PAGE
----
It's almost become a truism to say that form determines content; that is, any message is altered by the form used to express it. As a Literature teacher I use this phrase regularly. Here today I'm reflecting again on the change from LP to CD and how that has impacted the artwork (by this I mean the total package, sound and liner notes and image) involved.
My selected example is the Beatles' Abbey Road album. I've been listening to the remastered version recently and thinking about the overwhelming shock of silence that comes at the end of the LP's side one. Let me take you back: the last track of side one as originally envisioned and issued was Lennon's I Want You, seven-and-a-half minutes of desire and its aftermath. The band gets into a lazy, compulsive, hypnotic riff that feels like it could go on forever. Apparently-- I remember reading at the time-- The Beatles weren't sure how best to end the track so they simply cut the tape (btw, I later discovered that the South African cassette edition had a fade-out instead: which was a horrible perversion of the original). Well, that sudden silence always came as a shock, and with the original vinyl that shock lingered and bled into a moment or longer of pondering it and indeed some thinking about the whole of side one. You see, the music quite literally stopped at that point. If you wanted to hear some more you had to get up, walk over to the record player, and turn the album over.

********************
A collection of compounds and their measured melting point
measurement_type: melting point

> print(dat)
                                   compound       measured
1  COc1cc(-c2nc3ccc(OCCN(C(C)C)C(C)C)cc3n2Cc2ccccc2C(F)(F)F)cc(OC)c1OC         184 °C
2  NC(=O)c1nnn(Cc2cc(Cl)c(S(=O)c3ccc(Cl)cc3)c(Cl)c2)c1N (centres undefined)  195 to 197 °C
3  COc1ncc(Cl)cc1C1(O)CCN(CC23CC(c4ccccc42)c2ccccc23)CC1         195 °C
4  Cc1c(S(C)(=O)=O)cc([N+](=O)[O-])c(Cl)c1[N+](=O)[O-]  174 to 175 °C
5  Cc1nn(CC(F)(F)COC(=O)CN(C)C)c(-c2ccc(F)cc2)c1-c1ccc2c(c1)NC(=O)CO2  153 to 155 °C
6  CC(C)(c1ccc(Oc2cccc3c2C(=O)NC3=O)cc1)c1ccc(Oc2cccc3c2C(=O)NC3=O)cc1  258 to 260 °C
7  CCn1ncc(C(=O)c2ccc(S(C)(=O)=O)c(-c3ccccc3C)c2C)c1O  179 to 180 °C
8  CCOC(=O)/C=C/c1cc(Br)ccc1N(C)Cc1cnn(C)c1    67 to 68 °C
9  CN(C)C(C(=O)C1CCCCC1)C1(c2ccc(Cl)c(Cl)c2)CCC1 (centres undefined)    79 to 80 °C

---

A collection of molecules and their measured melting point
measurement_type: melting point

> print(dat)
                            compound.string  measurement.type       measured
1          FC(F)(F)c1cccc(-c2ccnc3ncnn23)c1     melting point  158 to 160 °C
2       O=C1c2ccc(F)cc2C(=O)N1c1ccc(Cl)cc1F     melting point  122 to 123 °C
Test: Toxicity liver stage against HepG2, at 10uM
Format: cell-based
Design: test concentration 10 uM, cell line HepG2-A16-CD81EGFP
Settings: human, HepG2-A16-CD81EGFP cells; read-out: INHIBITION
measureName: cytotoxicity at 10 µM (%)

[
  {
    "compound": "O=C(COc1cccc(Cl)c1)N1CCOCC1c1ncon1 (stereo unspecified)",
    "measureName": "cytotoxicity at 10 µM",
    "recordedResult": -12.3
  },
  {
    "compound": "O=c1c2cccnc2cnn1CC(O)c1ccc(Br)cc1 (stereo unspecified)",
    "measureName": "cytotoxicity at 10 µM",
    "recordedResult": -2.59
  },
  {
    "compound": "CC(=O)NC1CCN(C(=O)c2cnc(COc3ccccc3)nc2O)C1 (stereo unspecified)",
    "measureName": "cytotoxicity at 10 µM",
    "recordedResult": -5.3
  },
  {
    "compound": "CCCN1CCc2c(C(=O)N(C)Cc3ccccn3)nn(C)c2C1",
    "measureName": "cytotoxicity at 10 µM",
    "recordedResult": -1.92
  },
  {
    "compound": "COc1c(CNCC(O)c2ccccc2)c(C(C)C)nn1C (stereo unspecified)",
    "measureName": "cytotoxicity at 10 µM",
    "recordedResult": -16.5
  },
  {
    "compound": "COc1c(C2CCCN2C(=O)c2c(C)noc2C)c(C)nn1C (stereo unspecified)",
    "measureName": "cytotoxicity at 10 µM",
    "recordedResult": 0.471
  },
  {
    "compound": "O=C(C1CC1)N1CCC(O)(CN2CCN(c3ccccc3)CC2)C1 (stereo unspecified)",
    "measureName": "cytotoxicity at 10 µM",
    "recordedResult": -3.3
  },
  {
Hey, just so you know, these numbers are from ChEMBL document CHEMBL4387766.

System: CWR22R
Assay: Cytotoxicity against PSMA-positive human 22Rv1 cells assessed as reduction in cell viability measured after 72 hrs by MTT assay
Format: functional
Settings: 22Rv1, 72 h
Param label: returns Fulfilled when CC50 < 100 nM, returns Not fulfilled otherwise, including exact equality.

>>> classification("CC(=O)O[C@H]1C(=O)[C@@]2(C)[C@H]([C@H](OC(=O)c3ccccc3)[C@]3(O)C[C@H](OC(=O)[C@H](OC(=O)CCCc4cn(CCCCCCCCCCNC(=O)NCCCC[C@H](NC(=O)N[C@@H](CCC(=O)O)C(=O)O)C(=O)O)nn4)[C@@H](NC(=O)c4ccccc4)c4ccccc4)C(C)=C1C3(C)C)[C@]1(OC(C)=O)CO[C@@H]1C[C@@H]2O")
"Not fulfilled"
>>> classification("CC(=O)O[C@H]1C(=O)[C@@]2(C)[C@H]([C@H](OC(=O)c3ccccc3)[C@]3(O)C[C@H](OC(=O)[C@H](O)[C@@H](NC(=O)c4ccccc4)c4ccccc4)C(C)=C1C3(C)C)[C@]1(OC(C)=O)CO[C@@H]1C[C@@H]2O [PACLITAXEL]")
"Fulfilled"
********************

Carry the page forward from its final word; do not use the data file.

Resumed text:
In literature terms, the silence was followed by white space-- the space between stanzas or the space of a chapter break. I Want You was intended to be followed by silence.
But this is not so any longer: I Want You is now followed after a very short pause by Here Comes The Sun and the brilliant segueing drama of the album's original side two.
As useful and convenient as this might be, it obviously does damage to the original artwork. It is like repainting a canvas of Renoir's or reshaping a hand of Michaelangelo's David.
Nowadays Abbey Road can be played in the background, on continuous replay, as an aural wallpaper.
This, for sure, is a pity.
On the other hand, of course, Abbey Road becomes almost a new work. That could be a good thing.
In any event, form determines content.
Furthermore, and more obviously, the imagery of the cover doesn't carry the same weight and impact as with the original LP. Abbey Road's cover is now iconic; but the CD age has diminished the power of the packaging. When The Byrds first flew to rarified heights of influence and glory, their leader, Roger McGuinn, said that LPs were 'electronic magazines'. It was a useful way to think of them then. The newer CDs are obviously of a different kind: more pamphlets than magazines.
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